Also in November I’ll be participating in a webinar with Attensity Group, which will be focused on social media and the application of text analytics to that space. Date TBC and links to follow, most likely on my Twitter feed.
September 2nd, 2010 — Archiving, Data management, eDiscovery
ILTA (International Legal Technology Association) 2010 kicked off with attendance around 1100, up almost 40% from last year according to some attendee estimates, in spite of an emergency venue change following May flash flooding in Nashville.
Even in the August desert heat of the new Las Vegas location there was an encouraging “after the flood” spirit of survival and rebuilding – a look at the 7th annual ILTA member technology purchasing survey indicates greater financial stability in the sector following last year’s weaker recessionary economy, law firm layoffs and hiring freezes, and stagnant corporate legal budgets: 45% stated their firms are “back to normal financially” (vs. 45% in 2009 reporting that it would take another 12 months – evidently they were right). Likewise, ILTA’s survey showed that IT spending is slowly recovering from 2009, and 33% report an increase in IT budget, albeit most spending has been in core hardware, infrastructure, computers, and SAN’s – see the InsideLegal write-up for more details.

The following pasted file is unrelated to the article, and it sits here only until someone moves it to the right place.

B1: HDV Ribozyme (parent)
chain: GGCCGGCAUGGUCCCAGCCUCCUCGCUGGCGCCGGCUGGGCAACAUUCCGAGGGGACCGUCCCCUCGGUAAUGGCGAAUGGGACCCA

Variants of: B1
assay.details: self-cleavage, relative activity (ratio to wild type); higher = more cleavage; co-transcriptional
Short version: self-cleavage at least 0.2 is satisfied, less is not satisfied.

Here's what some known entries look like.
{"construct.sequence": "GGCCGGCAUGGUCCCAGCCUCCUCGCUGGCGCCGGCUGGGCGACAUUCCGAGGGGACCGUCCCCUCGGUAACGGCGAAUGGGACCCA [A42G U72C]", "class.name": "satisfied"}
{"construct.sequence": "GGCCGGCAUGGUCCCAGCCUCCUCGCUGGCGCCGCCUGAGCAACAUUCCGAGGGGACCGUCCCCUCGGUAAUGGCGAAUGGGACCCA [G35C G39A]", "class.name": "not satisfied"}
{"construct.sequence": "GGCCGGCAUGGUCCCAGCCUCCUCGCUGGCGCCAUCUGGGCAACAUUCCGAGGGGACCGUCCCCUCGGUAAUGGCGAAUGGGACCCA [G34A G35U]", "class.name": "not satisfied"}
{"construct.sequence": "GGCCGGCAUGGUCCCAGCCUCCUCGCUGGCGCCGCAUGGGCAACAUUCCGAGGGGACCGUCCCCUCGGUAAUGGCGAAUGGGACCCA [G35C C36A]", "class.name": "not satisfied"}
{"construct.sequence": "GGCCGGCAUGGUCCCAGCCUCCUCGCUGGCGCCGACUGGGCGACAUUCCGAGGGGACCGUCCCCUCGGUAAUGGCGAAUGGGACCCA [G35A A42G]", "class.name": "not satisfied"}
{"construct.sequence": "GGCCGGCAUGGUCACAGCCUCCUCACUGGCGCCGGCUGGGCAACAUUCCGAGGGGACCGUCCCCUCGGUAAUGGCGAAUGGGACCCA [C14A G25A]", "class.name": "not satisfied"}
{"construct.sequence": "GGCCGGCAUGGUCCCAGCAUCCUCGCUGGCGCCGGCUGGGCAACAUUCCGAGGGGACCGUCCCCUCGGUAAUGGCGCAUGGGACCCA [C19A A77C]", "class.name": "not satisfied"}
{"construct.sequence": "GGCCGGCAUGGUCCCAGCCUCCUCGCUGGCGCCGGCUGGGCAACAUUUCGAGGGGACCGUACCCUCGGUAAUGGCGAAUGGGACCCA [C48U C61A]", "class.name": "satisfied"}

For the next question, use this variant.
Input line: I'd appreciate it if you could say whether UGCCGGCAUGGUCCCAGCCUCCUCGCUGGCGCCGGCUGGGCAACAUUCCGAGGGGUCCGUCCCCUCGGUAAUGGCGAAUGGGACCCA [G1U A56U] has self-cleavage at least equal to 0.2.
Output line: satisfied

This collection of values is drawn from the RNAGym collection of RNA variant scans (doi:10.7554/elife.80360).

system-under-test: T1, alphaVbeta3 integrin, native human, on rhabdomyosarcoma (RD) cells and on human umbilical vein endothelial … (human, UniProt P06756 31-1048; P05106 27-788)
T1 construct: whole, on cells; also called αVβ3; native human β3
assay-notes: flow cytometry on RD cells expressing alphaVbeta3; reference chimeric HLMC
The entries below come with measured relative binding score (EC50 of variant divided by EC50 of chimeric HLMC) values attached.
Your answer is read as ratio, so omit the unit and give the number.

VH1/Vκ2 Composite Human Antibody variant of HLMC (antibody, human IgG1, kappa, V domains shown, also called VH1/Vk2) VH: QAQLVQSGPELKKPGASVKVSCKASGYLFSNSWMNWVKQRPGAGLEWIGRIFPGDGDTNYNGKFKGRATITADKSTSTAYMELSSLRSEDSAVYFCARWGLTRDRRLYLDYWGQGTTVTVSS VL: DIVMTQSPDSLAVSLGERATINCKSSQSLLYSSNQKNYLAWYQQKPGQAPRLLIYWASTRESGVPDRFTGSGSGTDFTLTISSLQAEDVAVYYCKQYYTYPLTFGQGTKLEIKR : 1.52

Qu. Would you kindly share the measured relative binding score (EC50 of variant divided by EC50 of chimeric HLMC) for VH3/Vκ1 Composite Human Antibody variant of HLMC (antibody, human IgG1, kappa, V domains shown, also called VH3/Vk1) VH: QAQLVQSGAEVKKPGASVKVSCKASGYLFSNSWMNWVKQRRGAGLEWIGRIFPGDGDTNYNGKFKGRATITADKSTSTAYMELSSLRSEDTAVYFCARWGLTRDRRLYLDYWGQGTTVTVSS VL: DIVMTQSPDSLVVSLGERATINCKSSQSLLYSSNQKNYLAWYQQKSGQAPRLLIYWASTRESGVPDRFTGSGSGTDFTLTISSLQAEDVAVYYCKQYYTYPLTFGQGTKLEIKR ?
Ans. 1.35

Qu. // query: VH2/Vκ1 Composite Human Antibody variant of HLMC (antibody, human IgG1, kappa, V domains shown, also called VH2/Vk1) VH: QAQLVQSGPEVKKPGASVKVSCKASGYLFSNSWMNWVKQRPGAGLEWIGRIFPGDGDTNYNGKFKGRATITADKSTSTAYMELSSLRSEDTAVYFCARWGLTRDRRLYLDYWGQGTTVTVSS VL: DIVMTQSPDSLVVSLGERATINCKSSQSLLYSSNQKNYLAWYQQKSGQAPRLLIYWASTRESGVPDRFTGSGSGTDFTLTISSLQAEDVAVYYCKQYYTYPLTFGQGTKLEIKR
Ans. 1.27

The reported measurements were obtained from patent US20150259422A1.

Many in the e-discovery market claimed strong growth in h1 2010 after a lean 2009 as well, although recent M&A shows the market is still maturing both in technology and go-to-market. Most vendors and providers continue to build out their lines to be more comprehensive in functionality and interoperability – Clearwell released v. 6.0 of its appliance with enhanced search and more review load file export, Guidance Software made its latest EnCase eDiscovery platform release this week with stronger search and data analytics, IPRO announced Allegro ECA to integrate with eCapture, Nuix announced an “eDiscovery Supercomputer,” and AccessData Group is busily integrating its own forensic platform with its newly-merged CT Summation assets, as is Unify with its new Daegis DocHunter SaaS review platform and existing archive.